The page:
How does your garden grow?
Growing healthy, fresh vegetables in your backyard is easier said than done, right? Wrong.
Growing a bountiful garden is easier than you think. In fact, nearly half of the nation's homeowners grow vegetables for their dinner tables and to share with family and friends. Growing fresh vegetables for your family is as healthy as it is rewarding because the nutrients in vegetables provide vitamins and minerals that are essential to your good health.
Before you plant, test your soil
Most farmers perform a soil test every few years to ensure their fields have the right balance of nutrients to produce healthy, high-yield crops. Home gardeners should also test their soil before planting to determine whether the soil has the proper nutrient balance to support a garden.
While home growers may not have proper testing equipment handy in the garden shed, a local cooperative extension service agent will be able to provide advice on taking a soil sample and conducting a soil test.
"The best time to obtain a soil test is six weeks before planting," says Dr. Robert Flynn, extension agronomist with New Mexico State University's Agricultural Science Center at Artesia. "That will help you determine what nutrients you need to add to your soil, to keep your garden healthy."
Nourish your soil
Just as humans need vitamins to supplement their diets, soil needs fertilizer to help plants grow nutrient-rich produce. Fertilizers enrich soil with naturally occurring elements. Based on your soil test results, you can choose the perfect fertilizer for your soil conditions.
Organic matter, such as animal manure, contains many nutrients that plants need. However, organic materials alone seldom provide the proper balance of nutrients. Also, some organics have high levels of carbon, which can temporarily tie up nitrogen in the soil, causing leaves to turn yellow.
"With organics, you don't always know the nutrient balance you're getting," says Flynn. "Commercial fertilizers are generally easier to use and allow for greater accuracy."
Commercial fertilizers are labeled with three numbers, which provide the proportion of nitrogen, phosphorus and potassium--the three essential elements for plant growth. For example, a bag of fertilizer labeled 8-8-8 contains 8 percent each of nitrogen, phosphorus and potassium.
When using organic fertilizers, high volumes of organic matter are required. For example, if an organic fertilizer has only 3 percent nitrogen and a commercial fertilizer has 21 percent nitrogen, you would need seven times the amount of organic fertilizer to meet the nutrient levels of commercial fertilizer.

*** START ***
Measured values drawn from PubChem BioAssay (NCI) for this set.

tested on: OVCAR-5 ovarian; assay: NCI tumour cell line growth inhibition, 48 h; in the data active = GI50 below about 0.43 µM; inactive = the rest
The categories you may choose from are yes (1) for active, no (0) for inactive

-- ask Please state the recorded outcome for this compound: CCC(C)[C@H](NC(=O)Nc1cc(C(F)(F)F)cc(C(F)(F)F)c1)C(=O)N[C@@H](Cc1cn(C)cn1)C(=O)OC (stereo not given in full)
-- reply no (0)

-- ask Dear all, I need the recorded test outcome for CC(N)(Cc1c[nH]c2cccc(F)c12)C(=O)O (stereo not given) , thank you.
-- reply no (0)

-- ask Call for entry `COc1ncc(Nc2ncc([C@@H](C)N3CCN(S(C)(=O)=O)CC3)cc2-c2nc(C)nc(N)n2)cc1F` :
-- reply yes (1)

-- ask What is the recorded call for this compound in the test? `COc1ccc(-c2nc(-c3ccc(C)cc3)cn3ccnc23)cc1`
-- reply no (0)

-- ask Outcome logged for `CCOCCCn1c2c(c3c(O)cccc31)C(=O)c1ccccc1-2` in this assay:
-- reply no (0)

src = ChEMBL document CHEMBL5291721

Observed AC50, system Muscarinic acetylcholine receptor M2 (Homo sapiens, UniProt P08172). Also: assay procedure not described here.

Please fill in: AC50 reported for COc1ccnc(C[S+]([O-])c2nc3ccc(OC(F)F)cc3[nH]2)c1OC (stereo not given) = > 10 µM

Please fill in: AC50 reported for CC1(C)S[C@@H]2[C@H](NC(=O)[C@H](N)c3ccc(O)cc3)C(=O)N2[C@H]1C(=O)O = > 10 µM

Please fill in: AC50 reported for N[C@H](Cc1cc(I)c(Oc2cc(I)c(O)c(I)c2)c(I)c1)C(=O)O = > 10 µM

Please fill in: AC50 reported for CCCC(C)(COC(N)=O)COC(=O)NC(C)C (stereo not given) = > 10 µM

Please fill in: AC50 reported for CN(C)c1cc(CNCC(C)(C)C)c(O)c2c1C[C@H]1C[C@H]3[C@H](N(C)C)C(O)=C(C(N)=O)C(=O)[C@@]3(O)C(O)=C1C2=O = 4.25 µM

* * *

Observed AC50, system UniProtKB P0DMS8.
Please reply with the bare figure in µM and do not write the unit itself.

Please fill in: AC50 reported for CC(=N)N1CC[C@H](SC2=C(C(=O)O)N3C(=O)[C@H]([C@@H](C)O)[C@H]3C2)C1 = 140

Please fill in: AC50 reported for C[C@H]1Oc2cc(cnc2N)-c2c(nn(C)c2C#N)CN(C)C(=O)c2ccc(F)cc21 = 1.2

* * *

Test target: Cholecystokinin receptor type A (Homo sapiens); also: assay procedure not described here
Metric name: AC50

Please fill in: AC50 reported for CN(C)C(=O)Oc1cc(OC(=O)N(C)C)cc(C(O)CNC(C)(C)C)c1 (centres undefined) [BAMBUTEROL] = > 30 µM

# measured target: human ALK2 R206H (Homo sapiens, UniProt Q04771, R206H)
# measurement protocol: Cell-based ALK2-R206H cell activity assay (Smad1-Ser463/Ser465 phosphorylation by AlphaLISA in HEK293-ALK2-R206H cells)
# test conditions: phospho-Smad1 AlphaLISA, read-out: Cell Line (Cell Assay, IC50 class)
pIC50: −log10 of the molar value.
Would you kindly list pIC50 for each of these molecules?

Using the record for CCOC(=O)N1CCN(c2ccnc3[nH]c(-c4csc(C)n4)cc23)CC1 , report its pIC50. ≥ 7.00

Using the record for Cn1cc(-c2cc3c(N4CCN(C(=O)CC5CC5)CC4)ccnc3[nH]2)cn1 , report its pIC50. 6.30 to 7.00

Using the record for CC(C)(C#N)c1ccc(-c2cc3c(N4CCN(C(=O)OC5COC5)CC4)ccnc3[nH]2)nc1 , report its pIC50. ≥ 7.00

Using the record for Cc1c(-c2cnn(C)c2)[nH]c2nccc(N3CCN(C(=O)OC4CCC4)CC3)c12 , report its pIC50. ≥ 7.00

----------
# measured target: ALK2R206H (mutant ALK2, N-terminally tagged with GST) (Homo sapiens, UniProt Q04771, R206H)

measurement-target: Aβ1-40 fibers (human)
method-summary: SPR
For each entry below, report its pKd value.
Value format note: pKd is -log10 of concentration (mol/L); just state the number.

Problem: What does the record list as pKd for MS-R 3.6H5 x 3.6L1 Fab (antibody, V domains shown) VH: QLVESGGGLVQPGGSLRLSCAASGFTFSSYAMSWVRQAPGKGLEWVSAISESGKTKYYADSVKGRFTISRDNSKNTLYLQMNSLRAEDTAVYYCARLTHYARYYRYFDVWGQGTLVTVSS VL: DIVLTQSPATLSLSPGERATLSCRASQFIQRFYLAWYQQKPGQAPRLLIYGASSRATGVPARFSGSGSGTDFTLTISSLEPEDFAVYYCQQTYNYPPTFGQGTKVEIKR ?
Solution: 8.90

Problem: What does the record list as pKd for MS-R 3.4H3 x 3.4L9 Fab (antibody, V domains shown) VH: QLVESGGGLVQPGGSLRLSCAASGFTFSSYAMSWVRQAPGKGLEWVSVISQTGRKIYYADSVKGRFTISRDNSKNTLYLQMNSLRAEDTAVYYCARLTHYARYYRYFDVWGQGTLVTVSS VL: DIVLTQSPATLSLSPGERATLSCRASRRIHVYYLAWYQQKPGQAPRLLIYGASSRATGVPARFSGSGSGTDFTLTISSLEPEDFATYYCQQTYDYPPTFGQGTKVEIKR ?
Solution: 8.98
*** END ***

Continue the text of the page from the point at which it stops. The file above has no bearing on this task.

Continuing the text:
"If you do decide to use organic material, keep in mind that it takes time to mineralize and become inorganic, a form plants can use, so timing of application is essential to ensure plants are provided with the proper nutrient balance when they need it most," says Flynn.
Select a garden plot that receives full sunlight--a healthy garden needs at least six hours of sun each day. The garden should be large enough to accommodate spreading and growth.
Fertilizer should be applied to the garden bed one week before planting, by distributing the recommended amount of fertilizer evenly over the growing area.
Apply water-soluble fertilizer three to six weeks after planting, depending on what the fertilizer instructions recommend.
Fertilizer should be applied more frequently when the plant is growing rapidly. At this stage, plants are removing high levels of nutrients from the soil to sustain their growth. To keep plants healthy, monitor your nutrient levels and replace the nutrients removed from the soil as needed.
"Think of the soil as a nutrient reservoir," says Flynn. "Fill the reservoir as it empties until it is balanced. Perform a soil test each year, eventually your soil will reach a balanced state."
Tips for long-term garden maintenance
It's not uncommon for soil to need a little pick-me-up later in the growing season as your vegetables remove nutrients from the soil to grow. Healthy, thriving plants will resist insects, outgrow weeds and produce nutrient-rich crops. If your plants aren't receiving the proper nutrients, you'll know it.
--A plant with yellow leaves may lack nitrogen.
--A low produce yield may be due to a nitrogen deficiency.
--A plant with stunted growth and late maturity may lack potassium and/or phosphorus.
--A plant with a scorched appearance on leaves may lack potassium.
--A plant with purplish-colored leaves may lack phosphorus.
--A plant with a bruised, rotted appearance may lack calcium.
--Fruit and vegetables that do not ripen on time may lack phosphorus.
--A plant prone to wilting, and which does not seem to absorb water efficiently, may lack potassium.
Want fresh veggies year after year? Keep these tips in mind for healthy produce each season:
--Perform a soil test annually until test levels reach medium high to high nutrient levels, to stock soil with the nutrients it needs.
--Rotate garden beds and plant positioning year after year. This will prevent disease build-up from affecting specific species.
--If you enjoy raising the same vegetables each year, grow a flowering plant, such as sweet peas, between crops. As growing the same plant will remove essential nutrients from the soil, rotate with a plant that requires different proportions of these nutrients.
--Plants requiring different nutrient levels can be placed together and can actually aid other plants, as they won't be competing for nutrients.